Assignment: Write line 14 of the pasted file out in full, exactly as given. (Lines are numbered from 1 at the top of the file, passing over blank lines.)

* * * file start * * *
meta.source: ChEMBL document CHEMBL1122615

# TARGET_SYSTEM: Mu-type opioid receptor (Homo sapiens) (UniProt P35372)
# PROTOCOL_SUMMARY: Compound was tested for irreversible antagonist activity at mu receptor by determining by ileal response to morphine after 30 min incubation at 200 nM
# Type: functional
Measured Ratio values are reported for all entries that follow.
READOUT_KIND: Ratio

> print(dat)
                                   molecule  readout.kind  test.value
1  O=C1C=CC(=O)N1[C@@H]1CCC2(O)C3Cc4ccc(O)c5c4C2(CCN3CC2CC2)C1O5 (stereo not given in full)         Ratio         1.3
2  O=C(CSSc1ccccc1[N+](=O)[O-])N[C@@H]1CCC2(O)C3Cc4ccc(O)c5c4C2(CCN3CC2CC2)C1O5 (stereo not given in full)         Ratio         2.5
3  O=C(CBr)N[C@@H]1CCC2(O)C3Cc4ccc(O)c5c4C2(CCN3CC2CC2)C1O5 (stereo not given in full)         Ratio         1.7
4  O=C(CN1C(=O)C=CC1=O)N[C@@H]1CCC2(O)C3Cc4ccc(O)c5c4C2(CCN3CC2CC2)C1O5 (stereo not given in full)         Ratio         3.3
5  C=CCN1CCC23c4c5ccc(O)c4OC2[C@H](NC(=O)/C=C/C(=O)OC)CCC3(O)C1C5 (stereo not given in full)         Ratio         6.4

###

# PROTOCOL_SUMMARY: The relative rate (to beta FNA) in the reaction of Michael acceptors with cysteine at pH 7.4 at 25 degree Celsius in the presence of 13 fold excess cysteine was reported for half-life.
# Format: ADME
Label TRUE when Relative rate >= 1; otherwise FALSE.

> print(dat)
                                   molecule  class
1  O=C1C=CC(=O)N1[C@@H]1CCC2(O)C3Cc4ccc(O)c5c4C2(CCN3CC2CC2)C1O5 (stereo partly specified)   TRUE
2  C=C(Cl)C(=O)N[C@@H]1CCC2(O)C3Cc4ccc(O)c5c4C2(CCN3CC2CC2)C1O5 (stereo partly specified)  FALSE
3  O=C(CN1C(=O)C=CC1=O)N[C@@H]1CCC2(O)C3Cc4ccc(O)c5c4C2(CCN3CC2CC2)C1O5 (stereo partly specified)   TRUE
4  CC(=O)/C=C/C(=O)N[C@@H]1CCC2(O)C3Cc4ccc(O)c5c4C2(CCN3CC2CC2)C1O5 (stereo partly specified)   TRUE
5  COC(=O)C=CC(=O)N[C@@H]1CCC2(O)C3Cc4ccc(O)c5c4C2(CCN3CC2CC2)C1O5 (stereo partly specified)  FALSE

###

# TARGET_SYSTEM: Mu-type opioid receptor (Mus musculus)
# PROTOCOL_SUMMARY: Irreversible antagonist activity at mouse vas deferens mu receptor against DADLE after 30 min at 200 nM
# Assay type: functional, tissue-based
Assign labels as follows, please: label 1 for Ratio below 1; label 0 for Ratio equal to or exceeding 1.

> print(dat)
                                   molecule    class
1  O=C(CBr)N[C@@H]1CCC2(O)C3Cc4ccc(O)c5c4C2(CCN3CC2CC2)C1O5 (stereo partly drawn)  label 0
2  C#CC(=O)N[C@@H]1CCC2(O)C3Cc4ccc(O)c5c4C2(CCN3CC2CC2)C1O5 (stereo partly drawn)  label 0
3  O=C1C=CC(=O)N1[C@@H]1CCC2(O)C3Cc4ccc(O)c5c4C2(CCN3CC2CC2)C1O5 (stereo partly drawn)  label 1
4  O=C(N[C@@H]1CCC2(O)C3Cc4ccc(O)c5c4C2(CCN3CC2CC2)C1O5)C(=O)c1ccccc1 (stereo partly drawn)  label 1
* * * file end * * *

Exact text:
###